Ignored, wandering from carriage to carriage, back and forth, a sign stained with ink and a McDonald’s cup to collect coins.
His speech was not completely coherent, his eyes somewhat glazed though why, I couldn’t tell you. I thought I heard the lilt of the emerald isle as he stumbled through his words, but I confess I could not now be sure. He had a nylon pouch slung across his back and I think — I hope — there was a sleeping bag inside.
His clothes didn’t seem to be too worn, and though thin, he didn’t seem emaciated. But the pallor of his skin was impossible to ignore. It was a shade of jaundice, it looked like parchment, that would crack and crumble to the touch.
I sensed the ignominy he felt, but suffered through; no doubt what little he could collect might get him a meal, a drink, a smoke. Or not.
He repeated his soliloquy of need, as the few passengers before him averted their gazes, ashamed for him or maybe just uncaring.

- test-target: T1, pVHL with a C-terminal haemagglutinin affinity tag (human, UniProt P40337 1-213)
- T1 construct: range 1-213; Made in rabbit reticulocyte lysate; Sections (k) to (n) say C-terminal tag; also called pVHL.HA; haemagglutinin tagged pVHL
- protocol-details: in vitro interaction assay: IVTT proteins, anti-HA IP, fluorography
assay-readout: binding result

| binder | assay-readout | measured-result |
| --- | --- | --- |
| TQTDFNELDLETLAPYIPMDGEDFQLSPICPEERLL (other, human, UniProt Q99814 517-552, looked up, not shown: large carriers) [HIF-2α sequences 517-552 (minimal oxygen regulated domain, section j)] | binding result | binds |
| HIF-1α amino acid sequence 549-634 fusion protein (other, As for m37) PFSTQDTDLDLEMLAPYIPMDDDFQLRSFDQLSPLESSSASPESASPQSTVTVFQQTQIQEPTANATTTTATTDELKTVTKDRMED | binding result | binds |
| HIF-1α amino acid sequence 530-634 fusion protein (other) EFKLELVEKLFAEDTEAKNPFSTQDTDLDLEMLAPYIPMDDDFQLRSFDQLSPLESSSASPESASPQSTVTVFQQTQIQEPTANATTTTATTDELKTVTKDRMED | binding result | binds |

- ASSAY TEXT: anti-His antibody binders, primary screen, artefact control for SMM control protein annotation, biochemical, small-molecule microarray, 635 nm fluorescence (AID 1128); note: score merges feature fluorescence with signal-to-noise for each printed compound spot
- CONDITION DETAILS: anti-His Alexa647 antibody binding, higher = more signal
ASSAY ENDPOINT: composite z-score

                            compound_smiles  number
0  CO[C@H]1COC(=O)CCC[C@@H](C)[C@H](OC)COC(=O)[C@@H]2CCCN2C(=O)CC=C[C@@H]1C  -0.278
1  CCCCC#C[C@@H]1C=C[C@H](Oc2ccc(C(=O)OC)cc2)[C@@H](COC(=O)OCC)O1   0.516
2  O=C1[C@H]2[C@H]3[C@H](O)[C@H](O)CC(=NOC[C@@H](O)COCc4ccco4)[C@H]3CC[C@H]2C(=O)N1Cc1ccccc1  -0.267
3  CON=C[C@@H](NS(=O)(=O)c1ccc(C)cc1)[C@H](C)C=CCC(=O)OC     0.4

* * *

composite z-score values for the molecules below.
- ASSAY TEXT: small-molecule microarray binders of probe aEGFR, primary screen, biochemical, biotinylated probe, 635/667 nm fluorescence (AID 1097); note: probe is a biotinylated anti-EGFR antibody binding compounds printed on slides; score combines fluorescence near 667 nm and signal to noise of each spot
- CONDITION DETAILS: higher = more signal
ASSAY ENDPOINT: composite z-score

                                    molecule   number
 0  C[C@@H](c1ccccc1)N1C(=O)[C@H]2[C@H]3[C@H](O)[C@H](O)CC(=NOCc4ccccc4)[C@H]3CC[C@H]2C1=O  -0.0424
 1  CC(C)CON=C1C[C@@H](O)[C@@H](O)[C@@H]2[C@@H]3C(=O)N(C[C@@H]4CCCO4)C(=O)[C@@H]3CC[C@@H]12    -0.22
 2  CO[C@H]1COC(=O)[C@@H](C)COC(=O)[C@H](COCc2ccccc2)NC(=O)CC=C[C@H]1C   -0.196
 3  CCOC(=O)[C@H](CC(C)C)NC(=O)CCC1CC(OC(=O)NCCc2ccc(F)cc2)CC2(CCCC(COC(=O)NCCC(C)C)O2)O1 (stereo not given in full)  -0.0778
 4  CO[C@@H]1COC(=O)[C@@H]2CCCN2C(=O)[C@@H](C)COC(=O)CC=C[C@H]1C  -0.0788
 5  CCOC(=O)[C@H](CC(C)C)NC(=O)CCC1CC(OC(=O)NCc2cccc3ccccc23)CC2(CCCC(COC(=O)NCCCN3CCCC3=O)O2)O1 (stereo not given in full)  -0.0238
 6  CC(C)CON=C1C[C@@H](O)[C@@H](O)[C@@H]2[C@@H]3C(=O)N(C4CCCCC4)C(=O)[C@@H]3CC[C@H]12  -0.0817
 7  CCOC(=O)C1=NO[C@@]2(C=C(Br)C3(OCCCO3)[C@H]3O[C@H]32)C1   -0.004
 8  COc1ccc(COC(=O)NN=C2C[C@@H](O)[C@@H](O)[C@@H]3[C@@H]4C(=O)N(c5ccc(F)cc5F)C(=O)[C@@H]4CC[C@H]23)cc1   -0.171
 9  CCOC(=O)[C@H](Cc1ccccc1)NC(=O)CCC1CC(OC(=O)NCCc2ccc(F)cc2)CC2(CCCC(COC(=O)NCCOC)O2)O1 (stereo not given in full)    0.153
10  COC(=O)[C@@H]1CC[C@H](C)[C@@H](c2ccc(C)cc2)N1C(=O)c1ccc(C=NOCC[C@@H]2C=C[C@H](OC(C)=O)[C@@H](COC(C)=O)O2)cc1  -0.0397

What would I do in his place? I’m fat from a life of plenty, I’m soft from it. I don’t know if I would have the resilience to put one foot in front of the other, or if I would waste away. Relegated to someones memory, an unshed tear on the cheek of those that knew me.
Something akin to empathy washed over me, I felt his need, or at least the urge to feel his need, and dropped what change I had in to his cup. He thanked me and finished his broken speech.
He stood a few moments, knowing few would consider him, hoping nonetheless. Then, almost without a word he shuffled on, into the next carriage to start all over again.
Alone, and ignored.